SACU revenue plummets by N$16b
Renowned economic analyst and Institute for Public Policy Research (IPPR), Consultant Klaus Schade has projected a sharp decline in the Southern African Customs Union (Sacu) revenue by about N$16billion in the next two years.
According to Schade’s calculations projects will see the Sacu revenue inflows plummeting from the current N$51.02b to N$36.51b, a move that will put strain on the revenue streams of member states.
Sacu, the world’s oldest customs union is a five member grouping consisting of South Africa, Namibia, Botswana, Swaziland and Lesotho.
Schade opined that Sacu revenue inflows are too intertwined with the performance of the South African economy.
“The South African government would like to revise the revenue-sharing formula in order to increase her own share of the revenue pool, meaning lower transfers to the other Member States,” Schade said.
He said Namibia should strengthen their tax regime and compliance in order to cushion themselves from the pending revenue dip.
Reacting to the pending revenue challenge, Finance Minister Calle Schlettwein said the country will cut down on unnecessary expenditure to bridge the gap in the next two years.
“With regards to Sacu, it is important to highlight that Sacu’s receipts remain a significant contributor to both government’s revenue as well as to the country’s foreign reserves.
“Going forward, Sacu’s receipts are estimated to decline largely due to the slow growth of the South African economy. This reduction will have some implications to the budget and reserves going forward, and thus appropriate measures are required,” Schlettwein said.
Namibia’s budget is dependent on Sacu revenue, with one-third of the country’s revenue coming from there.
In the 2014/15 financial year, Sacu income amounted to a projected N$18.1 billion of Government’s total revenue, whilst estimates set revenue for 2015/16 at N$17.1 billion or 29.3% of total Government revenue, a drop of 5.5% from the projected revenue for 2014/15.
Namibia Chamber of Commerce and Industry (NCCI) Chief Executive Officer, Tarah Shaanika said the country should improve its procurement system to cater for locals than rely on imports.
“When the country procures locally, it is enriching the locals and increasing their profits, hence government being able to get corporate taxes out of these local businesses. It is vital that government procures from local suppliers,” Shaanika said.
In a recent visit to Namibia International Monetary Fund’s (IMF) Deputy Chief: African Division, Jiro Honda also raised the red flag over the country’s overreliance Sacu for revenue inflows. “Namibia’s growth prospects are increasingly clouded with downside risks. The near term risk is associated with the highly volatile Sacu revenue. Further increase in the current account deficits would continue to erode already low international reserves,” Honda said.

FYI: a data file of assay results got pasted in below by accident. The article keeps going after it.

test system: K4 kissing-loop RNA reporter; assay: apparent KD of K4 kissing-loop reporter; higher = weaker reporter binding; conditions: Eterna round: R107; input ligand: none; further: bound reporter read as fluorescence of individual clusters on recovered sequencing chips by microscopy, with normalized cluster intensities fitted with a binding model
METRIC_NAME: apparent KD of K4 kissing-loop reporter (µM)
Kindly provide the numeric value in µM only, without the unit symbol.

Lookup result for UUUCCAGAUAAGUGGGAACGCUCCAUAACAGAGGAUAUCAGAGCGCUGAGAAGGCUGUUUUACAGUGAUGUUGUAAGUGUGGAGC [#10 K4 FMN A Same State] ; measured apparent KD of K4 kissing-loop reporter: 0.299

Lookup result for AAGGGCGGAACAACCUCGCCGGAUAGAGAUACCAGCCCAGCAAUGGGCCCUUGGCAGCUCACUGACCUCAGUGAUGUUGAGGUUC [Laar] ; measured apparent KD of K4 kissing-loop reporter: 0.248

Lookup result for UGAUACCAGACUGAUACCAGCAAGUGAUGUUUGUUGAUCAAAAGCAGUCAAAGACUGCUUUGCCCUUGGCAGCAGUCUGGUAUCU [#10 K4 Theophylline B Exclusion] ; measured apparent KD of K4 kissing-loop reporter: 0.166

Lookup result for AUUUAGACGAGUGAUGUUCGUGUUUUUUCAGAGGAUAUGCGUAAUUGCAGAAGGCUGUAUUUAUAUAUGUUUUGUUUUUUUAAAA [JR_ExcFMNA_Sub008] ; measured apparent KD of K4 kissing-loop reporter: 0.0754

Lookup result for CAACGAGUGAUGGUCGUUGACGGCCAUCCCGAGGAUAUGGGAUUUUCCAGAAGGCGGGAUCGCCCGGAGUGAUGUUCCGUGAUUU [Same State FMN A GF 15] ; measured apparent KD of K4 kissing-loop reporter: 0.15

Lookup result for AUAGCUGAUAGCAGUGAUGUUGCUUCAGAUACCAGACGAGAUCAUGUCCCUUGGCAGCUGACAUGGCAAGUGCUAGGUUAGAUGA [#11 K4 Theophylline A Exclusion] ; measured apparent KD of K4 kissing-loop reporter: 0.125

Honda reiterated that whatever happens in Sacu would also affect the local economy whether positively or negatively but with the decline, it will be a negative impact.
“Namibia imports more than it exports, and this in turn puts pressure on the fiscal balance and now that we do not know exactly how much the Sacu Revenue will be, we are not sure how the economy will be by next year. The decline in Sacu revenue would, however slow down the Southern African economy as the Sacu revenue decline comes at a time when international reserves are low,” Honda said.
Another risk to the local economy is the development in the housing market as the housing prices are growing at a fast pace and mortgage loans are increasing. Currently housing and rental prices are extremely high whereby it is seen that the housing market is becoming a monopoly.
Honda went on to say that the repo rate is also a risk to the economy saying since South Africa increased its repo rate, the Bank of Namibia (BoN) was forced to increase its repo rate.
“Basically, South Africa is preparing itself with these increases if anything occurs in the United States economy. If South Africa acts a certain way then Namibia follows suite,” Honda added.
Honda further said that for 2015, economic activities are expected to grow at about 5% supported by mining production and strong activity in the construction sector.
“Namibia has broadly maintained robust growth since the global finance crisis, although growth in 2014 was somewhat weaker largely due to weak demand for Namibia’s export items. Inflation remained modest at 3% in May 2015,” Honda said.
The IMF mission thus encouraged the government to move toward a tight fiscal stance while safeguarding critical social and development needs.
“A tight fiscal policy is recommended to build an adequate international reserve buffer (16-20% of Gross Domestic Product or three to five months of imports) over the medium-term, which would enhance Namibia’s resilience to future shocks,” Honda said.
The IMF mission also encouraged the implementation of a prudent fiscal policy for the enhancement of efforts for public financial management reforms and further strengthen tax administration.
by Charmaine Ngatjiheue